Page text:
International Avenue launches grassroots ambassador program

·2 min read
International Avenue ambassadors are equipped with first aid and naloxone kits and have mental health and other training. (Helen Pike/CBC - image credit)
International Avenue ambassadors are equipped with first aid and naloxone kits and have mental health and other training. (Helen Pike/CBC - image credit)

With bright purple jackets, red first aid kits and naloxone in hand, International Avenue's ambassadors hit the street, greeting anyone who stops to talk.

The outreach program launched this summer. It's a collaboration between the International Avenue BRZ and 12 Community Safety Initiative, inspired by the City of Calgary's 9 Block Program downtown.

The goal is to activate spaces in the community, make relationships with people and businesses while ensuring those who need help get connected to relevant services.

"They're out there as eyes and ears," BRZ executive director Alison Karim-McSwiney said. "It's really about just making the Calgary East experience so much better."

With federal funding, there is enough money for two ambassadors. Carmen Poon and Ivan Osorio are busy behind the scenes creating training materials to build a foundation for the program's future.

But getting out to community events and making connections on the street is a key part of the role.

"If there's a business owner out in front of their business, we stop and chat with them and just walk around the avenue looking for people to help, greeting people," Poon said. "I think the main thing is listening, listening to what people have to say, you know, what their concerns are, what their needs are, and making everybody feel welcome."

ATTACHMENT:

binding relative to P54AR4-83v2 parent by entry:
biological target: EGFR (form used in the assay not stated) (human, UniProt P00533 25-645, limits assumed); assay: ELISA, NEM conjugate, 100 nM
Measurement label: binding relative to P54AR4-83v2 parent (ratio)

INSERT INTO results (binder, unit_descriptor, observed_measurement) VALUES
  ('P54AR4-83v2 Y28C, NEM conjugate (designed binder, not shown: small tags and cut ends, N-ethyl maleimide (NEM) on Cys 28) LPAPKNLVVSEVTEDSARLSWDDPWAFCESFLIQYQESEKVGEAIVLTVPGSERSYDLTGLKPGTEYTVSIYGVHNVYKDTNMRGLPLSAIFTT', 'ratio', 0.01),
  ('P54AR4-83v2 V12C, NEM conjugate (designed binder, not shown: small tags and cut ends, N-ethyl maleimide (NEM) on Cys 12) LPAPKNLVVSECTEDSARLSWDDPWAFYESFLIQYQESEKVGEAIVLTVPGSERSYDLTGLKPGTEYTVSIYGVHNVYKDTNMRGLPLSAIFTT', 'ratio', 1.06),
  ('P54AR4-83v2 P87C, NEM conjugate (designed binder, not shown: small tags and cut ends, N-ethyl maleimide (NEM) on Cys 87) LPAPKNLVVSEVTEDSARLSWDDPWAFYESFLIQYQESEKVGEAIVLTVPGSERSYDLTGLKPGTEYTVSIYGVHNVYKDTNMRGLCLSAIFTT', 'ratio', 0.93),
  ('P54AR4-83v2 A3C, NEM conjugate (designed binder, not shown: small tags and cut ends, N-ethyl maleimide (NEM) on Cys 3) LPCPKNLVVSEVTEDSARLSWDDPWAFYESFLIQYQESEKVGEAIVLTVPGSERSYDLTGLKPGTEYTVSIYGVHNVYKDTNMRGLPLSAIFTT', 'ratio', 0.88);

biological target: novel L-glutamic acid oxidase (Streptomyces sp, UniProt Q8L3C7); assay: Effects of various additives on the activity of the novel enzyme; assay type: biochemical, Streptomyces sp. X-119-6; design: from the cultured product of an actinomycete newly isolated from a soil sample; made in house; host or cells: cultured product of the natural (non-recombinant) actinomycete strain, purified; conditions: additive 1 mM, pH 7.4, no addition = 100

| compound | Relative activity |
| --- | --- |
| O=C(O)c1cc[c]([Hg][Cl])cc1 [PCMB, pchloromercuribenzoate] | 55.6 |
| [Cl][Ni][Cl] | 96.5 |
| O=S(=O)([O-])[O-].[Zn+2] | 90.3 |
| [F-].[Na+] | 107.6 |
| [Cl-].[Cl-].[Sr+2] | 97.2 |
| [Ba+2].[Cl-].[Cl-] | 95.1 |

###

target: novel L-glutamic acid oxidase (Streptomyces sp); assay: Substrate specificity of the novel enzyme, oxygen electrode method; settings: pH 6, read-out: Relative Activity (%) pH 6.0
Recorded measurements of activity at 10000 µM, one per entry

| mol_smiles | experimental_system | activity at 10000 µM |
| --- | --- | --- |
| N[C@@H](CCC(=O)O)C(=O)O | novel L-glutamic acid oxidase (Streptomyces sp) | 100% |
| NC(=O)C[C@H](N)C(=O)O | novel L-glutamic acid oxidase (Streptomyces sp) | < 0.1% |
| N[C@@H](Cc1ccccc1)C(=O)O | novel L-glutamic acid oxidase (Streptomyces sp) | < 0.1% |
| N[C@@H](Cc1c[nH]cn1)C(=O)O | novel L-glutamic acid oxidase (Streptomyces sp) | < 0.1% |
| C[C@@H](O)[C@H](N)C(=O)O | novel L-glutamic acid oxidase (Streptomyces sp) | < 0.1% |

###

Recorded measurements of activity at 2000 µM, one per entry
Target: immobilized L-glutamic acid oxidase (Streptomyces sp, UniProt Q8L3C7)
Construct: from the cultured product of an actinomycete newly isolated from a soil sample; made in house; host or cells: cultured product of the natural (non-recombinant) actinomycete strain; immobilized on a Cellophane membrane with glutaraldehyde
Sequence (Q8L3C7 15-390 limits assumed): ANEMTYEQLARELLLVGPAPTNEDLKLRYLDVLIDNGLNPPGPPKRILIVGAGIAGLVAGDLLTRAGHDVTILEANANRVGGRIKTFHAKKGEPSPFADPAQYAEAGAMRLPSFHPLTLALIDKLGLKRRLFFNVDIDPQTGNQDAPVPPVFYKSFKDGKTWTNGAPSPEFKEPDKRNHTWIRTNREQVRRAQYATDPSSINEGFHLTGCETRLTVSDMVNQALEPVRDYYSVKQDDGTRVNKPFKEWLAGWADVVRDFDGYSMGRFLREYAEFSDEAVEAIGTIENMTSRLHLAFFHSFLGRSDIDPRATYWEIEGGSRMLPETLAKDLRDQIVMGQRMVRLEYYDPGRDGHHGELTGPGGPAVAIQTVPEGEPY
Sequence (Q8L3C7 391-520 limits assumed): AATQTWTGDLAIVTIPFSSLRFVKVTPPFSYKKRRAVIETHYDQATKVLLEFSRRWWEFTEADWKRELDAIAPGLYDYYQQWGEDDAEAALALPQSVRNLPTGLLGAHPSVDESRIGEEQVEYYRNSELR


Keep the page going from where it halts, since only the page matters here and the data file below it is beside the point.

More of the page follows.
Helen Pike/CBC
Helen Pike/CBC

Part of welcoming people in East Calgary includes speaking the language. Osorio and Poon are fluent in Spanish. If they come across someone with a language barrier, nearby businesses are a phone call away.

"It's a very close-knit community," Osorio said.

Executive director Larry Leach with the 12 Community Safety Initiative said the program is a way to help get to the root of disorder through relationships, instead of relying on police to respond to things like mental health calls or overdoses.

"Instead of people just trying to move people along or get rid of them, it's about helping them access services and trying to connect them to places that can help," Leach said.

Helen Pike/CBC
Helen Pike/CBC

International Avenue has a lot to offer, Karim-McSwiney said, noting this program helps highlight the nearby shops and restaurants.

The ambassadors can answer questions and point visitors to hidden gems, she said.

"Often people don't come east of Deerfoot," Karim-McSwiney said. "The businesses here are extremely unique — you're going to find a lot of mom and pop shops and a lot of really cool cuisines, places that have huge food shops and different restaurants."

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